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Report No. 93

6.2. The First Amendment and the judgment in Branzburg.-

Although it was generally agreed that the common law afforded no privilege to journalists, the question arose whether the Constitution of the United States did so. The First Amendment provides that "Congress shall make no law abridging the freedom of the press".

In 1972, the United States Supreme Court reviewed three cases in which grand juries, investigating the activities and ideas of certain political and social groups; had attempted to compel journalists to disclose confidential information and the identities of their informants. The cases, which were heard together, were (i) Branzburg v. Haves, (ii) In re Pappas and (iii) United States v. Caldwell (the cases being collectively known as the Branzburg case).1 The Supreme Court held, by a majority, that the First Amendment afforded no protection to journalists in these circumstances.2-3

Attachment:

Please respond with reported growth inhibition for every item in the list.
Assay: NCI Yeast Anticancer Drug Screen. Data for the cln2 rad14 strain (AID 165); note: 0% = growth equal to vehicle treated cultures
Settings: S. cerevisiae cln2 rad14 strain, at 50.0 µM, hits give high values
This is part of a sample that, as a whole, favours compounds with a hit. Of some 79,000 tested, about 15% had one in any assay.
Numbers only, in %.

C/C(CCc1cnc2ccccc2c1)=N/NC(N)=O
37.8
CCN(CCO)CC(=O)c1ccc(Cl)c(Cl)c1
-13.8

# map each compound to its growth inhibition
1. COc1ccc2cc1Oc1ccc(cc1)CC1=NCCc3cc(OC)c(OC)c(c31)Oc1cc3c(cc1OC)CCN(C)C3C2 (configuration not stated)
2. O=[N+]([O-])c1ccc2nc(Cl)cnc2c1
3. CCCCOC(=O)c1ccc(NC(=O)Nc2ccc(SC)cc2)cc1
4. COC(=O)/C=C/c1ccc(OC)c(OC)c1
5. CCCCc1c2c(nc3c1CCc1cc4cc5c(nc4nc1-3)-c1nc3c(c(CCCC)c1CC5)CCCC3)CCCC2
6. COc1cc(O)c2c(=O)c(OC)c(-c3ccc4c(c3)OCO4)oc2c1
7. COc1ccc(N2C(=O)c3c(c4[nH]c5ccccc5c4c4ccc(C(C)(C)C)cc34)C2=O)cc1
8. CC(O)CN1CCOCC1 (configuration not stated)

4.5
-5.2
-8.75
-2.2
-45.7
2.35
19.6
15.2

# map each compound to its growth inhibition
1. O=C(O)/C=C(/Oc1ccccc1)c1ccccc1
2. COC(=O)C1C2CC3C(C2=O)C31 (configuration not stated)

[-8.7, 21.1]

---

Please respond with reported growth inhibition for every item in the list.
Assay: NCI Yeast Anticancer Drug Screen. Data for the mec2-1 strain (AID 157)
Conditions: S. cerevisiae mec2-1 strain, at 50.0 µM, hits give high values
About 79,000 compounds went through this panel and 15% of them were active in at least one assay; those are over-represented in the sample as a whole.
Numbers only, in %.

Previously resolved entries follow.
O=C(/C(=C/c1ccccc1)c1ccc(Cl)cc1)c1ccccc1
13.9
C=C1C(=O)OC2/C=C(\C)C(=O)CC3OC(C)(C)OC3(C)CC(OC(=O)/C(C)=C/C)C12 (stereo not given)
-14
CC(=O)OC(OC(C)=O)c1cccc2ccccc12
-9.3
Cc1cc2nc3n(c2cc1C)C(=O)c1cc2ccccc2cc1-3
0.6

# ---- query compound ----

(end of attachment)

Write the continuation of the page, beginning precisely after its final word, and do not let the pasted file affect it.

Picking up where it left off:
1. Branzburg v. Haves, J-FSTI 33 L Ed 2d 628.

2. Generally, see Alfred Hill, Testimonial Privilege and Fair Trial, (Oct. 1980) 80 Col. L. Rev. 1170-1176.

3. As to libel actions, see para. 6.13, infra.



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